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Hitler's 1924 Munich trial yielded evidence that the Nazi Party received $20,000 from
Nuremburg industrialists. The most interesting name from this period is that of Emil
Kirdorf, who had earlier acted as conduit for financing German involvement in the
Bolshevik Revolution.4 Kirdorfs role in financing Hitler was, in his own words:
In 1923 I came into contact for the first time with the National-Socialist
movement .... I first heard the Fuehrer in the Essen Exhibition Hall. His clear
exposition completely convinced and overwhelmed me. In 1927 I first met the
Fuehrer personally. I travelled to Munich and there had a conversation with
the Fuehrer in the Bruckmann home. During four and a half hours Adolf Hitler
explained to me his programme in de tail. I then begged the Fuehrer to put
together the lecture he had given me in the form of a pamphlet. I then
distributed this pamphlet in my name in business and manufacturing circles.
Since then I have placed myself completely at the disposition of his movement,
Shortly after our Munich conversation, and as a result of the pamphlet which
the Fuehrer composed and I distributed, a number of meetings took place
between the Fuehrer and leading personalities in the field of indus. try. For the
last time before the taking over of power, the leaders of industry met in my
house together with Adolf Hitler, Rudolf Hess, Hermann Goering and other
leading personalities of the party.5
In 1925 the Hugo Stinnes family contributed funds to convert the Nazi weekly Volkischer
Beobachter to a daily publication. Putzi Hanf-staengl, Franklin D. Roosevelt's friend and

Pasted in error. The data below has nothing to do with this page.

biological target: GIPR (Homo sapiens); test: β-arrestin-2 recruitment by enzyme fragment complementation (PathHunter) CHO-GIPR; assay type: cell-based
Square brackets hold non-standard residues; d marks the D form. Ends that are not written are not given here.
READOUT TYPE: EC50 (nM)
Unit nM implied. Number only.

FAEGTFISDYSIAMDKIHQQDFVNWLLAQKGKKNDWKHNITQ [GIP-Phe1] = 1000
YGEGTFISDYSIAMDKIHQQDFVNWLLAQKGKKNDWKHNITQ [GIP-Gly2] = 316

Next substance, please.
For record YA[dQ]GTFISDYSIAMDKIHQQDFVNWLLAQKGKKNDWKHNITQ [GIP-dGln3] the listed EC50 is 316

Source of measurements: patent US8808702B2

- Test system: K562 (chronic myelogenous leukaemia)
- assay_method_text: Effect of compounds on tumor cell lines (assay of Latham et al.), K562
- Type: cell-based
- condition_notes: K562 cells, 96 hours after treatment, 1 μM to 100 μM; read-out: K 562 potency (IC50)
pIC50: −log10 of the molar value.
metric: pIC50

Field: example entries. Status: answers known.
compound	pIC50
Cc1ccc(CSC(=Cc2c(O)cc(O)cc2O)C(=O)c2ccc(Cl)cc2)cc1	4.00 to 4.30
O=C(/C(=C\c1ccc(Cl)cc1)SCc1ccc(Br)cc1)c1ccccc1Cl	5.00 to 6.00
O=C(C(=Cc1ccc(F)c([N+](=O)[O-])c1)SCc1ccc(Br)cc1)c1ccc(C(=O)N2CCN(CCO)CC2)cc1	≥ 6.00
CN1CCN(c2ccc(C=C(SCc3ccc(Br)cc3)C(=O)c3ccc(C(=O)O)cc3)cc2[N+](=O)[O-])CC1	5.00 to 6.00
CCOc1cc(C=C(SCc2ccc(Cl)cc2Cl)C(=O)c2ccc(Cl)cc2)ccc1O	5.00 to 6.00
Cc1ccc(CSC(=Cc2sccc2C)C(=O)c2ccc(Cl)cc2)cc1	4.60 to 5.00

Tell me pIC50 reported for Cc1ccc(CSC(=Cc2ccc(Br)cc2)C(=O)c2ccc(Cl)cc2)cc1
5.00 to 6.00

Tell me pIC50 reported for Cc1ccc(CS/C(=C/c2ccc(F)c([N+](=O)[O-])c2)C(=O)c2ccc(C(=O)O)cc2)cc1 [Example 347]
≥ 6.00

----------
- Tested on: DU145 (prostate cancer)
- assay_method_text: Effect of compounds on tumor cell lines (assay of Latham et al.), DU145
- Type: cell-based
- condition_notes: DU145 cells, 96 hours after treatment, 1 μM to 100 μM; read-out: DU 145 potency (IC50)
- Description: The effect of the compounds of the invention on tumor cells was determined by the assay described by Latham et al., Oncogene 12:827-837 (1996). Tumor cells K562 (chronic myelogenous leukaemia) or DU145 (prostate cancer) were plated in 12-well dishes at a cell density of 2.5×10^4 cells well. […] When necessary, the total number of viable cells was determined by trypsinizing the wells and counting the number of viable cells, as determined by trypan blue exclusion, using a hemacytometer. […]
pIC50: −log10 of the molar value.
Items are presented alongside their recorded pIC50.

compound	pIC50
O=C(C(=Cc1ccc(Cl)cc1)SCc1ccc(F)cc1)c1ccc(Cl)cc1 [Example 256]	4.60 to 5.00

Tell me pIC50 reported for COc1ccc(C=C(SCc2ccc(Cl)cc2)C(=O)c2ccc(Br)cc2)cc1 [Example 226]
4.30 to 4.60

proteg, provided the remaining funds.6 Table 7-1 summarizes presently known financial
contributions and the business associations of contributors from the United States. Putzi is
not listed in Table 7-1 as he was neither industrialist nor financier.
In the early 1930s financial assistance to Hitler began to flow more readily. There took
place in Germany a series of meetings, irrefutably documented in several sources, between
German industrialists, Hitler himself, and more often Hitler's representatives Hjalmar
Sehaeht and Rudolf Hess. The critical point is that the German industrialists financing
Hitler were predominantly directors of cartels with American associations, ownership,
participation, or some form of subsidiary connection. The Hitler backers were not, by and
large, firms of purely German origin, or representative of German family business. Except
for Thyssen and Kirdoff, in most cases they were the German multi-national firms  i.e.,
I.G. Farben, A.E.G., DAPAG, etc. These multi-nationals had been built up by American
loans in the 1920s, and in the early 1930s had American directors and heavy American
financial participation.
One flow of foreign political funds not considered here is that reported from the European-
based Royal Dutch Shell, Standard Oil's great competitor in the 20s and 30s, and the giant
brainchild of Anglo-Dutch businessman Sir Henri Deterding. It has been widely asserted
that Henri Deterding personally financed Hitler. This argument is made, for instance, by
biographer Glyn Roberts in The Most Powerful Man in the World. Roberts notes that
Deterding was impressed with Hitler as early as 1921:
...and the Dutch press reported that, through the agent Georg Bell, he
[Deterding] had placed at Hitler's disposal, while the party was "still in long
clothes," no less than four million guilders.7
It was reported (by Roberts) that in 1931 Georg Bell, Deterding's agent, attended meetings
of Ukrainian Patriots in Paris "as joint delegate of Hitler and Deterding."8 Roberts also
reports:
Deterding was accused, as Edgar Ansell Mowrer testifies in his Germany Puts
the Clock Back, of putting up a large sum of money for the Nazis on the
understanding that success would give him a more favored position in the
German oil market. On other occasions, figures as high as 55,000,000 were
mentioned.9
Biographer Roberts really found Deterding's strong anti-Bolshevism distasteful, and rather
than present hard evidence of funding he is inclined to assume rather than prove that
Deterding was pro-Hitler. But pro-Hitlerism is not a necessary consequence of anti-
Bolshevism; in any event Roberts offers no proof of finance, and hard evidence of [ Pobierz całość w formacie PDF ]




 

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